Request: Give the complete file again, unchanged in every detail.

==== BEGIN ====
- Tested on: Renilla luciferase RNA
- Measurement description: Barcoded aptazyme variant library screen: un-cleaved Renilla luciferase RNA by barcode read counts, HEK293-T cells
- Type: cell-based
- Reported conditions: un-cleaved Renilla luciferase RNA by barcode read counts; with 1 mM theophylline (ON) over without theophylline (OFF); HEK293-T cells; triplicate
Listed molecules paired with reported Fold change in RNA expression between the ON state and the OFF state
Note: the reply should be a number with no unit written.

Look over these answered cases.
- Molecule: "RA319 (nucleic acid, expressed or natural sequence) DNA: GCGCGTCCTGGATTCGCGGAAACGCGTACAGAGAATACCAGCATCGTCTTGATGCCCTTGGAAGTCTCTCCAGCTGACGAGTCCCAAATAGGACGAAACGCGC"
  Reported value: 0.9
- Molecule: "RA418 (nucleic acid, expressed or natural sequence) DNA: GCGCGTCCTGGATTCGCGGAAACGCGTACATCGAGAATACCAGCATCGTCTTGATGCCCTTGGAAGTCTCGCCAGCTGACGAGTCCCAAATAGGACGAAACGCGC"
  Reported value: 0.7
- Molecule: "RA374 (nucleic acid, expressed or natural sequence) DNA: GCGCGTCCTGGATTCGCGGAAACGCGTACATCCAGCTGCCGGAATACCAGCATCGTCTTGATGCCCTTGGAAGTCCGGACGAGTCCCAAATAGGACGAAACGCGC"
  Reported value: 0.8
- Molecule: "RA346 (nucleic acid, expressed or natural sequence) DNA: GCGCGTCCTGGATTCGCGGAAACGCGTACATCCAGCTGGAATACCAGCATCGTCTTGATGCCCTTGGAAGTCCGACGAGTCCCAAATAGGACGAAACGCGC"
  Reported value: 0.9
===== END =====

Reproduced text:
- Tested on: Renilla luciferase RNA
- Measurement description: Barcoded aptazyme variant library screen: un-cleaved Renilla luciferase RNA by barcode read counts, HEK293-T cells
- Type: cell-based
- Reported conditions: un-cleaved Renilla luciferase RNA by barcode read counts; with 1 mM theophylline (ON) over without theophylline (OFF); HEK293-T cells; triplicate
Listed molecules paired with reported Fold change in RNA expression between the ON state and the OFF state
Note: the reply should be a number with no unit written.

Look over these answered cases.
- Molecule: "RA319 (nucleic acid, expressed or natural sequence) DNA: GCGCGTCCTGGATTCGCGGAAACGCGTACAGAGAATACCAGCATCGTCTTGATGCCCTTGGAAGTCTCTCCAGCTGACGAGTCCCAAATAGGACGAAACGCGC"
  Reported value: 0.9
- Molecule: "RA418 (nucleic acid, expressed or natural sequence) DNA: GCGCGTCCTGGATTCGCGGAAACGCGTACATCGAGAATACCAGCATCGTCTTGATGCCCTTGGAAGTCTCGCCAGCTGACGAGTCCCAAATAGGACGAAACGCGC"
  Reported value: 0.7
- Molecule: "RA374 (nucleic acid, expressed or natural sequence) DNA: GCGCGTCCTGGATTCGCGGAAACGCGTACATCCAGCTGCCGGAATACCAGCATCGTCTTGATGCCCTTGGAAGTCCGGACGAGTCCCAAATAGGACGAAACGCGC"
  Reported value: 0.8
- Molecule: "RA346 (nucleic acid, expressed or natural sequence) DNA: GCGCGTCCTGGATTCGCGGAAACGCGTACATCCAGCTGGAATACCAGCATCGTCTTGATGCCCTTGGAAGTCCGACGAGTCCCAAATAGGACGAAACGCGC"
  Reported value: 0.9